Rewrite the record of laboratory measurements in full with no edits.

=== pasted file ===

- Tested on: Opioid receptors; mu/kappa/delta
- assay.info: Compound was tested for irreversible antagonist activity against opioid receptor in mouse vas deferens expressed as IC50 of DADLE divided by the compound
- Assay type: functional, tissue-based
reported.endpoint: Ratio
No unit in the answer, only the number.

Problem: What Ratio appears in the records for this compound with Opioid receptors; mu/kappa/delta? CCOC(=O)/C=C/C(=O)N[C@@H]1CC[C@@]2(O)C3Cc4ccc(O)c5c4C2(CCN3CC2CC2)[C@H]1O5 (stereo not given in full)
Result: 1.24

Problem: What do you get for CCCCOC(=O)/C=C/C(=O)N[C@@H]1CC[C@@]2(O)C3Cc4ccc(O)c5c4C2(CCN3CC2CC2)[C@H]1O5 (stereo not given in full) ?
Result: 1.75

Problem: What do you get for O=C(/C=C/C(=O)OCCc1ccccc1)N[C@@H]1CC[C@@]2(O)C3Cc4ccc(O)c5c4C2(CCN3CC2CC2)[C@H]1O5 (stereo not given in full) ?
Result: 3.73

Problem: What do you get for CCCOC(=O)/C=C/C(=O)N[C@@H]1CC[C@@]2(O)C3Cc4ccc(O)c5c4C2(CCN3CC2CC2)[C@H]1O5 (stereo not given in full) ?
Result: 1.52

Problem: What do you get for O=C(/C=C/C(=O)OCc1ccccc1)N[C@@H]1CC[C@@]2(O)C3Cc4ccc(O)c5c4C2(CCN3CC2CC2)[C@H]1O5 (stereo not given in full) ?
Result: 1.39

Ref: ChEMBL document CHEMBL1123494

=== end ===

- Tested on: Opioid receptors; mu/kappa/delta
- assay.info: Compound was tested for irreversible antagonist activity against opioid receptor in mouse vas deferens expressed as IC50 of DADLE divided by the compound
- Assay type: functional, tissue-based
reported.endpoint: Ratio
No unit in the answer, only the number.

Problem: What Ratio appears in the records for this compound with Opioid receptors; mu/kappa/delta? CCOC(=O)/C=C/C(=O)N[C@@H]1CC[C@@]2(O)C3Cc4ccc(O)c5c4C2(CCN3CC2CC2)[C@H]1O5 (stereo not given in full)
Result: 1.24

Problem: What do you get for CCCCOC(=O)/C=C/C(=O)N[C@@H]1CC[C@@]2(O)C3Cc4ccc(O)c5c4C2(CCN3CC2CC2)[C@H]1O5 (stereo not given in full) ?
Result: 1.75

Problem: What do you get for O=C(/C=C/C(=O)OCCc1ccccc1)N[C@@H]1CC[C@@]2(O)C3Cc4ccc(O)c5c4C2(CCN3CC2CC2)[C@H]1O5 (stereo not given in full) ?
Result: 3.73

Problem: What do you get for CCCOC(=O)/C=C/C(=O)N[C@@H]1CC[C@@]2(O)C3Cc4ccc(O)c5c4C2(CCN3CC2CC2)[C@H]1O5 (stereo not given in full) ?
Result: 1.52

Problem: What do you get for O=C(/C=C/C(=O)OCc1ccccc1)N[C@@H]1CC[C@@]2(O)C3Cc4ccc(O)c5c4C2(CCN3CC2CC2)[C@H]1O5 (stereo not given in full) ?
Result: 1.39

Ref: ChEMBL document CHEMBL1123494